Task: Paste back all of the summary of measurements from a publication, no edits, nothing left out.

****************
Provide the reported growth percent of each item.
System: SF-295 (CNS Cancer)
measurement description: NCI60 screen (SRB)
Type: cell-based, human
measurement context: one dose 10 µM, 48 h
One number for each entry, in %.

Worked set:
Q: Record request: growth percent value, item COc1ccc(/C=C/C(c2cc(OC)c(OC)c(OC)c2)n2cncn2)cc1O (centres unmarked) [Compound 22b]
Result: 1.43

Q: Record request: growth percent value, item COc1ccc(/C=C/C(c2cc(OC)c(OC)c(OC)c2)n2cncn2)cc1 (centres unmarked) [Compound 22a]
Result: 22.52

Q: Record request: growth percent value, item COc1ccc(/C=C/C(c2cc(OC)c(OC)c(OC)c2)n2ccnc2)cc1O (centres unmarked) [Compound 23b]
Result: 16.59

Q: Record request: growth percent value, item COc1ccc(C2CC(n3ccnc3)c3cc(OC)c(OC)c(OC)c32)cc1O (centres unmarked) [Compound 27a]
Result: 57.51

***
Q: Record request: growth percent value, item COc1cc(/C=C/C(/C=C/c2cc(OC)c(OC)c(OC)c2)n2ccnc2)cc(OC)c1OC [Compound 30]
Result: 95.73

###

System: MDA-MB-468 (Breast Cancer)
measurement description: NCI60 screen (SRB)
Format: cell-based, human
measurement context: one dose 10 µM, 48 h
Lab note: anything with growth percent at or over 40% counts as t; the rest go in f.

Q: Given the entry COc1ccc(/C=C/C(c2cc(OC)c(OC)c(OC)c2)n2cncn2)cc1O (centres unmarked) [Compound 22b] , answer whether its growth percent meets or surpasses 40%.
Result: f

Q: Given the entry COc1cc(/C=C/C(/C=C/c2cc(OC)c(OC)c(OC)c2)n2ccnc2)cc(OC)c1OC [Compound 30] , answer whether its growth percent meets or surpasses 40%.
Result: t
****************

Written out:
Provide the reported growth percent of each item.
System: SF-295 (CNS Cancer)
measurement description: NCI60 screen (SRB)
Type: cell-based, human
measurement context: one dose 10 µM, 48 h
One number for each entry, in %.

Worked set:
Q: Record request: growth percent value, item COc1ccc(/C=C/C(c2cc(OC)c(OC)c(OC)c2)n2cncn2)cc1O (centres unmarked) [Compound 22b]
Result: 1.43

Q: Record request: growth percent value, item COc1ccc(/C=C/C(c2cc(OC)c(OC)c(OC)c2)n2cncn2)cc1 (centres unmarked) [Compound 22a]
Result: 22.52

Q: Record request: growth percent value, item COc1ccc(/C=C/C(c2cc(OC)c(OC)c(OC)c2)n2ccnc2)cc1O (centres unmarked) [Compound 23b]
Result: 16.59

Q: Record request: growth percent value, item COc1ccc(C2CC(n3ccnc3)c3cc(OC)c(OC)c(OC)c32)cc1O (centres unmarked) [Compound 27a]
Result: 57.51

***
Q: Record request: growth percent value, item COc1cc(/C=C/C(/C=C/c2cc(OC)c(OC)c(OC)c2)n2ccnc2)cc(OC)c1OC [Compound 30]
Result: 95.73

###

System: MDA-MB-468 (Breast Cancer)
measurement description: NCI60 screen (SRB)
Format: cell-based, human
measurement context: one dose 10 µM, 48 h
Lab note: anything with growth percent at or over 40% counts as t; the rest go in f.

Q: Given the entry COc1ccc(/C=C/C(c2cc(OC)c(OC)c(OC)c2)n2cncn2)cc1O (centres unmarked) [Compound 22b] , answer whether its growth percent meets or surpasses 40%.
Result: f

Q: Given the entry COc1cc(/C=C/C(/C=C/c2cc(OC)c(OC)c(OC)c2)n2ccnc2)cc(OC)c1OC [Compound 30] , answer whether its growth percent meets or surpasses 40%.
Result: t